For this report, GlobalGiving has challegned us to tell a story of one way we have failed, and what we have learned from that failure. It can be embarrassing and even painful to admit failure, but by examining our failures we can take steps to move forward into success.
Jana came to Mother’s Heart three years ago five months pregnant. She was a sex worker asking for a way out of that life. Desperate to help her pursue the life of dignity she wanted, we eagerly helped her fulfill her dreams.
As Jana was from a small remote village where there were no vocational training options or programs she could enter to gain work skills. When she stated that she wanted to open a small business selling rice porridge, we counseled her through that decision and made the necessary arrangements to get her started. Having no money herself or a means of earning any besides her previous job, Mother’s Heart decided to provide Jana with everything she needed: tables, pots, bowls, and spices. This was our first experience setting a woman up in her own business. To our inexperienced minds, $300 was a small amount to pay if it meant Jana could have the life she wanted as a new mom.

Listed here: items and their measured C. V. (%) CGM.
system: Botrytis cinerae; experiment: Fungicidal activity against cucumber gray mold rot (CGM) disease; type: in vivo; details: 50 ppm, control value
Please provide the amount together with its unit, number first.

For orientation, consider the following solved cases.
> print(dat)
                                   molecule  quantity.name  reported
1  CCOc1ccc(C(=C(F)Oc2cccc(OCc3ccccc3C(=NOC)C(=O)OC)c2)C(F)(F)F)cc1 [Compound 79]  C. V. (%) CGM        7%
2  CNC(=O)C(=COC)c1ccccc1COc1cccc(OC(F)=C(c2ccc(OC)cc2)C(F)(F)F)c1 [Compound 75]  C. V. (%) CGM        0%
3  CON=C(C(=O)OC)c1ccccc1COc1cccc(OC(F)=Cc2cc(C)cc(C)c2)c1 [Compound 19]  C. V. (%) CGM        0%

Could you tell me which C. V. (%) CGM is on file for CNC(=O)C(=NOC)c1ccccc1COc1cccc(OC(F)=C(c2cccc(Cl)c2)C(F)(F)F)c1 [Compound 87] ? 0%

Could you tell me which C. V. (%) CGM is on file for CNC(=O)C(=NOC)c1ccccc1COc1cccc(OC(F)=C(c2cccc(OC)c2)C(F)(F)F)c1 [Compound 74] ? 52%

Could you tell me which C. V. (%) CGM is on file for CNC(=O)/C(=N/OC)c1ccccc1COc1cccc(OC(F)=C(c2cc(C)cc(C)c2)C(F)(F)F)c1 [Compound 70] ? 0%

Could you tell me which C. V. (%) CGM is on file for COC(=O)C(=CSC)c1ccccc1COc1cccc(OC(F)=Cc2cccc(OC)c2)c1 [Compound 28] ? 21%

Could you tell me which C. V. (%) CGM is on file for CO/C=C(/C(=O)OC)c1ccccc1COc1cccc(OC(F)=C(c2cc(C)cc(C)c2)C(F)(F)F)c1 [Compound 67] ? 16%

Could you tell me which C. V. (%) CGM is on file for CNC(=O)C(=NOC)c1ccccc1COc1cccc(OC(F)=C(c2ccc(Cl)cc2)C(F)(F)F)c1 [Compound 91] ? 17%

However, our haste was our downfall. Our eagerness brought failure. Our good intentions blinded us to the reality of Jana’s situation. We neglected to ask the right questions. Did Jana have the support she needed to leave sex work? Did she have the knowledge or will to run a small business? Did Jana want to be a mom? If we had taken the time to ask these questions and probe for honest answers, we would have found that Jana already had two other children who she was not caring for, that she needed more support to follow through on her decision to leave her previous job, that she was not ready to open a small business, and that she could barely keep her house clean let alone run a porridge stall.
Our mistakes soon came to light and unfortunately our failure had far-reaching ramifications. Jana sold her shop supplies and gave her baby away. We failed, so Jana failed.